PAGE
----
Translating research into policy and practice in developing countries: a case study of magnesium sulphate for pre-eclampsia
1 Norwegian Knowledge Centre for Health Services, Box 7004 St. Olavs Plass, N-0130 Oslo, Norway
2 Department of Public Health and Policy, London School of Hygiene and Tropical Medicine, Keppel Street, London WC1E 7HT, UK
3 Health Systems Research Unit, Medical Research Council of South Africa, South Africa
4 Directorate for Health and Social Affairs, Postbox 7000 St. Olavs plass, N-0130 Oslo, Norway
5 Department of Psychiatry and Behavioural Sciences, 15 Hyde Terrace, Leeds LS2 9JT, UK
6 Institute for Clinical Evaluative Sciences, University of Toronto, G1 06, 2075, Bayview Avenue, Toronto, ON, Canada M4N 3M5
BMC Health Services Research 2005, 5:68 doi:10.1186/1472-6963-5-68Published: 1 November 2005
The evidence base for improving reproductive health continues to grow. However, concerns remain that the translation of this evidence into appropriate policies is partial and slow. Little is known about the factors affecting the use of evidence by policy makers and clinicians, particularly in developing countries. The objective of this study was to examine the factors that might affect the translation of randomised controlled trial (RCT) findings into policies and practice in developing countries.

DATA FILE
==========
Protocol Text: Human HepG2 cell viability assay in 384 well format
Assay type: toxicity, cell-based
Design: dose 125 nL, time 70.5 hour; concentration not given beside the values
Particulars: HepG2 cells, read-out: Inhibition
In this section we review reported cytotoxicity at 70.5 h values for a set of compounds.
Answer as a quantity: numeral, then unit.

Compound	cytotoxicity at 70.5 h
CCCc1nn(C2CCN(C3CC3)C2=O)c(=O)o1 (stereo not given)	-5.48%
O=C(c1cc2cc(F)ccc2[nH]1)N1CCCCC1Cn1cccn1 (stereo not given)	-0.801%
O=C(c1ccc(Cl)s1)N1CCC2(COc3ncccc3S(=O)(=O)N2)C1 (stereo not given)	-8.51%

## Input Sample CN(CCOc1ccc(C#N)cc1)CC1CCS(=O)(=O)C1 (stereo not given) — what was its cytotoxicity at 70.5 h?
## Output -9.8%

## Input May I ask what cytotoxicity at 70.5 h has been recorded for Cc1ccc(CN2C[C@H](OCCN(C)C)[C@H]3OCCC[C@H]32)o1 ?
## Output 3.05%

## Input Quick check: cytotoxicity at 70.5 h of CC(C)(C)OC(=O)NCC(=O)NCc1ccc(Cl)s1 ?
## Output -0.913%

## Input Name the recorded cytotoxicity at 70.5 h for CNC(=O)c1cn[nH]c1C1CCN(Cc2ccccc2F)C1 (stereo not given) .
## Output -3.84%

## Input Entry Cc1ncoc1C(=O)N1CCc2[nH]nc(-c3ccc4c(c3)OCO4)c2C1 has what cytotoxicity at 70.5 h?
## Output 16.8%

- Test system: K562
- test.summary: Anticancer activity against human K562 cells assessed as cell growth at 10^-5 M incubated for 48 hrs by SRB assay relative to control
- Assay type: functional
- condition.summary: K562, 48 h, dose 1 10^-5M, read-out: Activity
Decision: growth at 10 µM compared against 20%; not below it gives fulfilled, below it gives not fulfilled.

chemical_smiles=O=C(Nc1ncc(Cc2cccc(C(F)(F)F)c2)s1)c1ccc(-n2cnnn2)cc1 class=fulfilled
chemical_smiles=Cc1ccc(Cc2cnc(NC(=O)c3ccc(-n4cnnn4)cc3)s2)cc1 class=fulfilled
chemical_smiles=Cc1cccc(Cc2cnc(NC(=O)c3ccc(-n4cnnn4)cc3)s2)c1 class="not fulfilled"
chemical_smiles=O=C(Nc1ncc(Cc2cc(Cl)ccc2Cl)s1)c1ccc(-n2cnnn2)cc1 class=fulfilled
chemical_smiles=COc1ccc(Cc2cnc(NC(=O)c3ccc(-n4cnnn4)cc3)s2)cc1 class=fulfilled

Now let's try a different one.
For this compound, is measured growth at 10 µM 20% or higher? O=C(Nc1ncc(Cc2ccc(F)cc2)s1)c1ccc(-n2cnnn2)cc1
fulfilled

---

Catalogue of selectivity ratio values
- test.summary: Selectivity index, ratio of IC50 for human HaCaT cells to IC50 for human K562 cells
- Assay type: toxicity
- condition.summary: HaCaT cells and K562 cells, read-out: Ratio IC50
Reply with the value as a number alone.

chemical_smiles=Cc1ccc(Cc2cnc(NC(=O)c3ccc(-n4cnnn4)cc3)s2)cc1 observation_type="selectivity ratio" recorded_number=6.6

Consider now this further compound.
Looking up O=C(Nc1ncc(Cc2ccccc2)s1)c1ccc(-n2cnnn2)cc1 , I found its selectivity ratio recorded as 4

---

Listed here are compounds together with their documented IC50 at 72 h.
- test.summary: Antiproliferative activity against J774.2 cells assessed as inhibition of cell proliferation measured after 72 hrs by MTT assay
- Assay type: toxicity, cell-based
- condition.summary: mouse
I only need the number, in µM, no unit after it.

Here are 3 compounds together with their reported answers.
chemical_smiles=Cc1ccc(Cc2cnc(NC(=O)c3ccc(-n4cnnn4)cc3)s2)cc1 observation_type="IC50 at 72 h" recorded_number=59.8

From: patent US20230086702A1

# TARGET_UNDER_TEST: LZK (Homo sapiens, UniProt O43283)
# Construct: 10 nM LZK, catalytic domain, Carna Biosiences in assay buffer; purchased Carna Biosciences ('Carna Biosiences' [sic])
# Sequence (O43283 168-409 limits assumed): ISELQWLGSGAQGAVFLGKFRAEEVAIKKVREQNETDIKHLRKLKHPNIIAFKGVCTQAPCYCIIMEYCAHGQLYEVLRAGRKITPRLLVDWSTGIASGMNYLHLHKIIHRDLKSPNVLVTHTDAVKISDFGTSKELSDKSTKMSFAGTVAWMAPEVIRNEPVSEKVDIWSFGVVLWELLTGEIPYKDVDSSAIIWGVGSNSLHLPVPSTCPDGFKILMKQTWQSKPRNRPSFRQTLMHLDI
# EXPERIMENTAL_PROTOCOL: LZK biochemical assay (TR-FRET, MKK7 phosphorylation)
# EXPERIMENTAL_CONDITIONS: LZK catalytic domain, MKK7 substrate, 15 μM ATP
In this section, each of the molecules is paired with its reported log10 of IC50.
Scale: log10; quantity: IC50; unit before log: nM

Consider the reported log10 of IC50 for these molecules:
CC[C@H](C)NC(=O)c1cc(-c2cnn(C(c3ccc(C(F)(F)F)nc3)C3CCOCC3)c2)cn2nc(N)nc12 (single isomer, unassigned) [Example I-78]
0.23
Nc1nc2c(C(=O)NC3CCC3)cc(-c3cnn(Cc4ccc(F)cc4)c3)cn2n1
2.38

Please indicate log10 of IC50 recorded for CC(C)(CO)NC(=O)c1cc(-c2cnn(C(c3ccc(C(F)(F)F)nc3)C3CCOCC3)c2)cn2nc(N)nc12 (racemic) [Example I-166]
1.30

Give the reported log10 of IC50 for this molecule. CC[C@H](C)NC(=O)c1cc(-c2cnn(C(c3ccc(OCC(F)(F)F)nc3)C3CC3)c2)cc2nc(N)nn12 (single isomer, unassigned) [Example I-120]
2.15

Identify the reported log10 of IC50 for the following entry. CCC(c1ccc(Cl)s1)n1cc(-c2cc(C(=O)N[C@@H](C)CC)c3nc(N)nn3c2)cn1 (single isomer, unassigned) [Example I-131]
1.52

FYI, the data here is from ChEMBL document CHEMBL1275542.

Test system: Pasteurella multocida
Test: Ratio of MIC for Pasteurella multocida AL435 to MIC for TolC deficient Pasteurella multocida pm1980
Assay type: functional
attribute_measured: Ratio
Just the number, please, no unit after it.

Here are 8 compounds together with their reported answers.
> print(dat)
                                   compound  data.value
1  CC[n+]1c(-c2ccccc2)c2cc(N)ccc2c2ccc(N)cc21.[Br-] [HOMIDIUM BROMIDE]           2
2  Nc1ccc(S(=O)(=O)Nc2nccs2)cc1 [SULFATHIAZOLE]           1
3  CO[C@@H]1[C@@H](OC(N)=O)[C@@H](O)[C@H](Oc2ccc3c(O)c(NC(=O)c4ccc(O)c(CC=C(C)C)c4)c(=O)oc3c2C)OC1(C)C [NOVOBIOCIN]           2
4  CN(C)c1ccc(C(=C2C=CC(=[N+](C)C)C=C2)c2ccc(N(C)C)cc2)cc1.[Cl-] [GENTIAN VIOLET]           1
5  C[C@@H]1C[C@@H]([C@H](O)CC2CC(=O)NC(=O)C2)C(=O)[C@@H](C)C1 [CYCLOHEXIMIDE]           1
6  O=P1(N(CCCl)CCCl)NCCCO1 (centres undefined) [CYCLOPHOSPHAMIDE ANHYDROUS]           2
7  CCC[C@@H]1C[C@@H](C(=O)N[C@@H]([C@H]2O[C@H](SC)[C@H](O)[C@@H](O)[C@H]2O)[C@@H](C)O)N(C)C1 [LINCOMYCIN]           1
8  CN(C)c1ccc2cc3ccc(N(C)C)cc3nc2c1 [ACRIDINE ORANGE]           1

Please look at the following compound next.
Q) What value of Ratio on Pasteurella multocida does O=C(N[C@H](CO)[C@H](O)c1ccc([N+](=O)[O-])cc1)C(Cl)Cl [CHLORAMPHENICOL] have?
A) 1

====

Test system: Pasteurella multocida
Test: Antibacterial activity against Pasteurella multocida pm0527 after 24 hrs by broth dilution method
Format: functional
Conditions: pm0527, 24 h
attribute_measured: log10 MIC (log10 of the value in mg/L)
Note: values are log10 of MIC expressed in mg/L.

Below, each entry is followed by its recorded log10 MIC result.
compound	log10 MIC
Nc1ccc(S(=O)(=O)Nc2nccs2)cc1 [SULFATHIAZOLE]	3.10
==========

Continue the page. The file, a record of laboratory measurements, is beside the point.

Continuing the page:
The recent publication of an important RCT on the use of magnesium sulphate to treat pre-eclampsia provided an opportunity to explore how research findings might be translated into policy. A range of research methods, including a survey, group interview and observations with RCT collaborators and a survey of WHO drug information officers, regulatory officials and obstetricians in 12 countries, were undertaken to identify barriers and facilitators to knowledge translation.
It proved difficult to obtain reliable data regarding the availability and use of commonly used drugs in many countries. The perceived barriers to implementing RCT findings regarding the use of magnesium sulphate for pre-eclampsia include drug licensing and availability; inadequate and poorly implemented clinical guidelines; and lack of political support for policy change. However, there were significant regional and national differences in the importance of specific barriers.
The policy changes needed to ensure widespread availability and use of magnesium sulphate are variable and complex. Difficulties in obtaining information on availability and use are combined with the wide range of barriers across settings, including a lack of support from policy makers. This makes it difficult to envisage any single intervention strategy that might be used to promote the uptake of research findings on magnesium sulphate into policy across the study settings. The publication of important trials may therefore not have the impacts on health care that researchers hope for.